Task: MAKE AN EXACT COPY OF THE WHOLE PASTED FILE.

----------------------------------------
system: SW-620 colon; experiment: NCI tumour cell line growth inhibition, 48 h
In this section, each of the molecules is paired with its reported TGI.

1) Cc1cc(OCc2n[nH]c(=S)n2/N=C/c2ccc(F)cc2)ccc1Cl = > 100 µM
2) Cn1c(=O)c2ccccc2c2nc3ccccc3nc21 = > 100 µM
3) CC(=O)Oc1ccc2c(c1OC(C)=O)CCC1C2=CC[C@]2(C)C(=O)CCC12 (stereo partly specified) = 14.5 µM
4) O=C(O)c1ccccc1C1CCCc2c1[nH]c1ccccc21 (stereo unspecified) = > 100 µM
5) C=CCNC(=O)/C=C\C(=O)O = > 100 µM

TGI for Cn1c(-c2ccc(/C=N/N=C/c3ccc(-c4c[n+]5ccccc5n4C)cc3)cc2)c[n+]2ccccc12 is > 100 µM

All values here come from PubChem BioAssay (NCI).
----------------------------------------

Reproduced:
system: SW-620 colon; experiment: NCI tumour cell line growth inhibition, 48 h
In this section, each of the molecules is paired with its reported TGI.

1) Cc1cc(OCc2n[nH]c(=S)n2/N=C/c2ccc(F)cc2)ccc1Cl = > 100 µM
2) Cn1c(=O)c2ccccc2c2nc3ccccc3nc21 = > 100 µM
3) CC(=O)Oc1ccc2c(c1OC(C)=O)CCC1C2=CC[C@]2(C)C(=O)CCC12 (stereo partly specified) = 14.5 µM
4) O=C(O)c1ccccc1C1CCCc2c1[nH]c1ccccc21 (stereo unspecified) = > 100 µM
5) C=CCNC(=O)/C=C\C(=O)O = > 100 µM

TGI for Cn1c(-c2ccc(/C=N/N=C/c3ccc(-c4c[n+]5ccccc5n4C)cc3)cc2)c[n+]2ccccc12 is > 100 µM

All values here come from PubChem BioAssay (NCI).